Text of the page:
Director: Chad Stahelski
Stars: Keanu Reeves, Michael Nyqvist
4 (out of 5) Globes
We’re a culture that loves black and white, “moral clarity,” straight-shooting. There may be the temptation to pigeonhole “John Wick,” Keanu Reeves’ return to full-time gunplay: Is it an action film or send-up of same? But we should entertain complexity, even embracing apparent contradictions — including that “John Wick” is both action movie and action movie parody at the same time. It’s a ridiculous, cheerfully OTT revenge saga in which the onetime Neo once again guns down — and occasionally stabs or punches but, at an annoyingly youthful-looking 50-years-old, mostly guns down — score after score after score of baddies. It’s only slightly less unrealistic than “The Matrix,” but only slightly, and it knows it. And yet it knows that being too self-aware would ruin the fun. It’s tongue is in a very specific part of the cheek.
The setup sets us up for the anguish and silliness to come. Reeves’ titular badass isn’t a badass anymore; he retired to domestic bliss with pretty Bridget Moynahan. Alas, the actress is viewed entirely over videos on his smartphone. She has just died, and in the midst of his titanic grief he receives a package she arranged to be sent before her passing: arguably cinema history’s more adorable beagle. But the happiness doesn’t last long: some thugs break into Wick’s McMansion to steal his car, beat him senseless before turning their bats on his dog. Killing a beagle (it can’t be over-stressed: a super, really cute one) proves enough to tip him over: Sad Keanu becomes Angry, Howling Keanu, and he takes a sledgehammer to his basement floor, procuring his arsenal (plus reams of gold coins — why not?). After sussing out that the chief thug is the son of a feared Russian mobster (Michael Nyqvist), informs said mobster that he’ll be taking them all out — just cuz.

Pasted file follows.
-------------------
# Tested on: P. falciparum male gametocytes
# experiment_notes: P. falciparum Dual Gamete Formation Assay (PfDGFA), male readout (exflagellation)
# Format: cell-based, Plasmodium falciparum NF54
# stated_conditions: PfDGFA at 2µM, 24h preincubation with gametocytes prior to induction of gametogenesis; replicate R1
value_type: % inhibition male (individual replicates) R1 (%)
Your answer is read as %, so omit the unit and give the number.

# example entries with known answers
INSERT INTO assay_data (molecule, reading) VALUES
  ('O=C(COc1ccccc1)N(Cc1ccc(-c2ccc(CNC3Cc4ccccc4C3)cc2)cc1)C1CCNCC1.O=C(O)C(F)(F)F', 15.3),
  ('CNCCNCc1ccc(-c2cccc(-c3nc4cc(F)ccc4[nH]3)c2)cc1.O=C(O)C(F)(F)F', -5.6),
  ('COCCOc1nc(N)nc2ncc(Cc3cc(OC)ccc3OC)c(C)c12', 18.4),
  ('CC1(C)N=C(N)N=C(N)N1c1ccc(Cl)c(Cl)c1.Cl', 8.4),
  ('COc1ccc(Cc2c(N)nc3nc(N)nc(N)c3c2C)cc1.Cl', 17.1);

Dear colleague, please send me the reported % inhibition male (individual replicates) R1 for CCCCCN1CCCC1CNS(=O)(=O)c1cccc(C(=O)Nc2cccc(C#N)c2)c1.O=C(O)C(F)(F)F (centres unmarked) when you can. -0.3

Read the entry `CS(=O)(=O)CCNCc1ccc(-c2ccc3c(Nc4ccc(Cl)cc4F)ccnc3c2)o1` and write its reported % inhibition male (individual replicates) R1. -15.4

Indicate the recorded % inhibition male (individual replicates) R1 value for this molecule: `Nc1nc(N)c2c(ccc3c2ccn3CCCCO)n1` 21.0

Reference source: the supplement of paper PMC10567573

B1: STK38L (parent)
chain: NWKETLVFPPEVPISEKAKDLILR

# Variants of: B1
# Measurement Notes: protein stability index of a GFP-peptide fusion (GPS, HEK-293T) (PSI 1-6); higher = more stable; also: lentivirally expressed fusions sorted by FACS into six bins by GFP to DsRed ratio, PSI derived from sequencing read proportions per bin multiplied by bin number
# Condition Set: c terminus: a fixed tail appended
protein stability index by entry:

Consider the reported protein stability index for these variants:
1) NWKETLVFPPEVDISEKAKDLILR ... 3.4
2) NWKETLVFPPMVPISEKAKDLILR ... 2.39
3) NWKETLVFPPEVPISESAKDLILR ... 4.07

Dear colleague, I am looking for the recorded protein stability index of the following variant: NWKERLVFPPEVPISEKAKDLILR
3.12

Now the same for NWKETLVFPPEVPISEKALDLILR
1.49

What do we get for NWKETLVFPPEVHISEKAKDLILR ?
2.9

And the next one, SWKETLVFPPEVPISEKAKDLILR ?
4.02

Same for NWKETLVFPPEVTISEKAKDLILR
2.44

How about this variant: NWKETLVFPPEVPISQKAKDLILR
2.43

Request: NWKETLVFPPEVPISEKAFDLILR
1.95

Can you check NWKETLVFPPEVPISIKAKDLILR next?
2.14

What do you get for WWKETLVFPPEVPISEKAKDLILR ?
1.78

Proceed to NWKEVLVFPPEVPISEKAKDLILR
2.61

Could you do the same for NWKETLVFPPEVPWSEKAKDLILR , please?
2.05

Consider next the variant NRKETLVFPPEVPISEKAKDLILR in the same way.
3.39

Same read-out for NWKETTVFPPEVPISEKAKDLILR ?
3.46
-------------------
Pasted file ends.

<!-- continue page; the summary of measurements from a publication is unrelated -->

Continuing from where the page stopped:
Nyqvist’s Viggo goes pale just at the mere mention of Wick’s name; turns out he’s the assassin to end all assassins. Much of “John Wick” has its antihero plowing through a seemingly endless army of minions, usually with guns fired at close range. Untold extras get shot right in the face, but all they suffer is a small spurt of blood then a head kickback. Any more realistic and this wouldn’t be fun. And it is fun — a live-action cartoon cranked up to 11, reveling in its ridiculousness and never spoiling the good times with anything approaching real world sense. (That is, of course, besides the opening death, which, as in “Guardians of the Galaxy,” is too heavy and borderline insensitive a tragedy for such a lark.)
But “John Wick” isn’t just goofy gunplay (unfortunately set to guitar lick-heavy, head-thrashing metal — the film’s one major miscalculation). There’s some real world-building here. There’s not simply an underworld of assassins; there’s an actual club, with a membership, a velvet rope bar and its own wry, martini-swilling president (Ian McShane). It’s knowingly ridiculous but also actually witty; when hearing that his son messed with The John Wick, Nyqvist stakes claim for uttering the greatest and most loaded exclamation of the word “Oh” in acting history. It has plenty of Keanu shooting faceless villains, but there’s enough here — including a grave Willem Dafoe as an old colleague, even a leftfield cameo from Clarke Peters — that it never becomes a monotonous full-on, above-it-all lampoon, like “Shoot ’Em Up.” It’s smart but not so smart that it doesn’t deliver good, dumb thrills.
Follow Matt Prigge on Twitter @mattprigge